In the travel industry, new portals are assembling entire trips: flights, hotels, and car rentals. The stand-alone offerings of third parties, sometimes from small companies or even individuals, plug into such portals. These packages are put together in real time, with dynamic pricing that depends on supply and demand. As more niche providers gain access to the new platforms, competition is intensifying.

5. Growing talent mismatches

Software replaces labor in digital businesses. We estimate, for instance, that of the 700 end-to-end processes in banks (opening an account or getting a car loan, for example), about half can be fully automated. Computers increasingly are performing complex tasks as well. “Brilliant machines,” like IBM’s Watson, are poised to take on the work of many call-center workers. Even knowledge-intensive areas, such as oncology diagnostics, are susceptible to challenge by machines: thanks to the ability to scan and store massive amounts of medical research and patients’ MRI results, Watson diagnoses cancers with much higher levels of speed and accuracy than skilled physicians do. Digitization will encroach on a growing number of knowledge roles within companies as they automate many frontline and middle-management jobs based upon synthesizing information for C-level executives.

At the same time, companies are struggling to find the right talent in areas that can’t be automated. Such areas include digital skills like those of artificial-intelligence programmers or data scientists and of people who lead digital strategies and think creatively about new business designs. A key challenge for senior managers will be sensitively reallocating the savings from automation to the talent needed to forge digital businesses. One global company, for example, is simultaneously planning to cut more than 10,000 employees (some through digital economies) while adding 3,000 to its digital business. Moves like these, writ large, could have significant social repercussions, elevating the opportunities and challenges associated with digital advances to a public-policy issue, not just a strategic-business one.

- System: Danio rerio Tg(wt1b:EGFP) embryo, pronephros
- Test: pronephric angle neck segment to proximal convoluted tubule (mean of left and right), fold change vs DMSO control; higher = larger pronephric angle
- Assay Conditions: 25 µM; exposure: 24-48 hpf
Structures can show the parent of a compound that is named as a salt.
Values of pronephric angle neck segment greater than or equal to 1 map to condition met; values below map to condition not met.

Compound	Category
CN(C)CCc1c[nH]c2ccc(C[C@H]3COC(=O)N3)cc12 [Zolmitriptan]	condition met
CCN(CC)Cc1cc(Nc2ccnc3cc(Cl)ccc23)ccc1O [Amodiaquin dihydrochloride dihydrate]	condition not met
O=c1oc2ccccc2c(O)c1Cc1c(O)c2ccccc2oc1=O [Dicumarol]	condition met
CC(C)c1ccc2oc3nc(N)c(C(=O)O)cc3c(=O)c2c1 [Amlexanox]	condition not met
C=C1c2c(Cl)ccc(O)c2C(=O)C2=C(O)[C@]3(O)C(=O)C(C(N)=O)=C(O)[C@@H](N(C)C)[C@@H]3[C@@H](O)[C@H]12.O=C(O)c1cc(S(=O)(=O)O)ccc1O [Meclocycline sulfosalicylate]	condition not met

6. Converging global supply and demand

Digital technologies know no borders, and the customer’s demand for a unified experience is raising pressure on global companies to standardize offerings. In the B2C domain, for example, many US consumers are accustomed to e-shopping in the United Kingdom for new fashions (see sidebar, “How digitization is reshaping global flows”). They have come to expect payment systems that work across borders, global distribution, and a uniform customer experience.

7. Relentlessly evolving business models—at higher velocity

In B2B markets from banking to telecommunications, corporate purchasers are raising pressure on their suppliers to offer services that are standardized across borders, integrate with other offerings, and can be plugged into the purchasing companies’ global business processes easily. One global bank has aligned its offerings with the borderless strategies of its major customers by creating a single website, across 20 countries, that integrates what had been an array of separate national or product touch points. A US technology company has given each of its larger customers a customized global portal that allows it to get better insights into their requirements, while giving them an integrated view of global prices and the availability of components.

Digitization isn’t a one-stop journey. A case in point is music, where the model has shifted from selling tapes and CDs (and then MP3s) to subscription models, like Spotify’s. In transportation, digitization (a combination of mobile apps, sensors in cars, and data in the cloud) has propagated a powerful nonownership model best exemplified by Zipcar, whose service members pay to use vehicles by the hour or day. Google’s ongoing tests of autonomous vehicles indicate even more radical possibilities to shift value. As the digital model expands, auto manufacturers will need to adapt to the swelling demand of car buyers for more automated, safer features. Related businesses, such as trucking and insurance, will be affected, too, as automation lowers the cost of transportation (driverless convoys) and “crash-less” cars rewrite the existing risk profiles of drivers.